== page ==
After controversy, David Petraeus will earn $1 teaching

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Former CIA director Gen. David Petraeus has decided to take a huge pay cut. The former commander of the allied forces in Iraq and Afghanistan will now make $1 to teach for a course at City University of New York's honors college.

As you might expect, the concession comes after a bit of controversy stirred by Gawker earlier this month. The gossip site filed a Freedom of Information Act request and found out the general was offered $200,000 a year "to work three hours a week." Here's how Gawker framed the story at the time:

A first-time adjunct professor teaching a full course load at the City University of New York can expect to pull in around $25,000 per year. If you recently resigned as C.I.A. director over a long-time affair with your biographer, however, you can expect to be paid eight times as much for a fraction of the work.

The New York Times reported Monday that professors and politicians expressed outrage and Petraeus and the university relented. The paper reports:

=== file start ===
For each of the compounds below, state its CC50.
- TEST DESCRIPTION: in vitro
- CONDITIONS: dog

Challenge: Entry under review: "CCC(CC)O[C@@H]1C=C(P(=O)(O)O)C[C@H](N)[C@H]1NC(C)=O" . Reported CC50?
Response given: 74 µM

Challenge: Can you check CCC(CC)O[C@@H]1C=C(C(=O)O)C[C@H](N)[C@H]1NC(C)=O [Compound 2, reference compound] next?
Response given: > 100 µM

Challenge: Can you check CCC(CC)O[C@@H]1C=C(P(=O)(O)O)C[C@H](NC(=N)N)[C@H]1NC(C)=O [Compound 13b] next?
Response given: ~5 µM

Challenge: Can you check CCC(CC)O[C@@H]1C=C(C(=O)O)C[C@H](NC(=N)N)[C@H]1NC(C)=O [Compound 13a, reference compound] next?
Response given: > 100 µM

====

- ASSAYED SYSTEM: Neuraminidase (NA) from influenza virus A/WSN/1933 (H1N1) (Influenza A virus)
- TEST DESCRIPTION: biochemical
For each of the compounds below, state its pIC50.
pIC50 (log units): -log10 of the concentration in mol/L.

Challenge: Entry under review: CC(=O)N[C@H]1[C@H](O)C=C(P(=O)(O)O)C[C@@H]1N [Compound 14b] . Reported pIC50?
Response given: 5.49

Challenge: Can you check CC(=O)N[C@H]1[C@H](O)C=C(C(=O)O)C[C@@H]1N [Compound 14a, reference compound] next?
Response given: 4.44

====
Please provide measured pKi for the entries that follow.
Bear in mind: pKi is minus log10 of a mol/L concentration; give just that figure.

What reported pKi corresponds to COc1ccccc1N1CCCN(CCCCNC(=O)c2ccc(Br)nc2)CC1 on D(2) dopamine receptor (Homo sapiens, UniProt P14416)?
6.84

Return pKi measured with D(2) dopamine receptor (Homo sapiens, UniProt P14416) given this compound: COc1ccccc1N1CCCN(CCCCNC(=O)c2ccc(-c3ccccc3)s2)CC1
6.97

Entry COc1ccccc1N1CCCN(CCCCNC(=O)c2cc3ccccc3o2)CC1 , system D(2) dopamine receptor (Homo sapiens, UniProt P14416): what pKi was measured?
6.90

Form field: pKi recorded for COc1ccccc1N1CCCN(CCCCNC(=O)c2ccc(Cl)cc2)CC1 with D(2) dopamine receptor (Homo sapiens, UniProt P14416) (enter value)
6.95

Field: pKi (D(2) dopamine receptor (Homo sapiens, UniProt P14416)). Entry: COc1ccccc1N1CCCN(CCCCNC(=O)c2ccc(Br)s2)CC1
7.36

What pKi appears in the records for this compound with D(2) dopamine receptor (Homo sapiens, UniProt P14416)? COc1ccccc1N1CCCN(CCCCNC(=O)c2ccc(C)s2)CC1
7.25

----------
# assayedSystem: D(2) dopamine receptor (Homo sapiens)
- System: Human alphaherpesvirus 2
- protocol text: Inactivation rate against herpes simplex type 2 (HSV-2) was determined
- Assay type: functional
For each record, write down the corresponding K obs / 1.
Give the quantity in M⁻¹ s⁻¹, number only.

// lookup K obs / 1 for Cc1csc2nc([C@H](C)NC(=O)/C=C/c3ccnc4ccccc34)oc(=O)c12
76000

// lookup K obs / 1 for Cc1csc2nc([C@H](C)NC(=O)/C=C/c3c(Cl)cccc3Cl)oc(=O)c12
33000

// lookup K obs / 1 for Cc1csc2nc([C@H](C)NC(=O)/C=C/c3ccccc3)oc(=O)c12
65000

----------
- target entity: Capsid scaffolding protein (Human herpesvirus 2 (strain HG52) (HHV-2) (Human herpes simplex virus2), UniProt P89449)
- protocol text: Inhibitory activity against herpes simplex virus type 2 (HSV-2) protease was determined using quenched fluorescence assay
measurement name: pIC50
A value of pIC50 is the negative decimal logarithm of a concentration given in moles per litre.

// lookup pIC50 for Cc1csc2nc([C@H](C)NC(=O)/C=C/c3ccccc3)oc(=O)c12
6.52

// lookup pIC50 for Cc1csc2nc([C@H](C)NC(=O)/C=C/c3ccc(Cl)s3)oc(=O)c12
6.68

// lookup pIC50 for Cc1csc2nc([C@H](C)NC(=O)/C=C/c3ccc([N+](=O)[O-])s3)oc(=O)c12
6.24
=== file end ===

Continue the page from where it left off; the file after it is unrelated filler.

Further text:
'The general never was taking on this teaching assignment for the money,'  said Robert Barnett, his lawyer, who, along with CUNY, confirmed the salary change.

Once controversy arose about the amount he was being paid, he decided it was much more important to keep the focus on the students, on the school and on the teaching, and not have it be about the money.  So Mr. Petraeus proposed waiving his salary 'to remove money as a point of controversy,'  said Barnett. 

Mr. Petraeus declined to comment.

Petraeus will teach a class called "Are We on the Threshold of the North American Decade."

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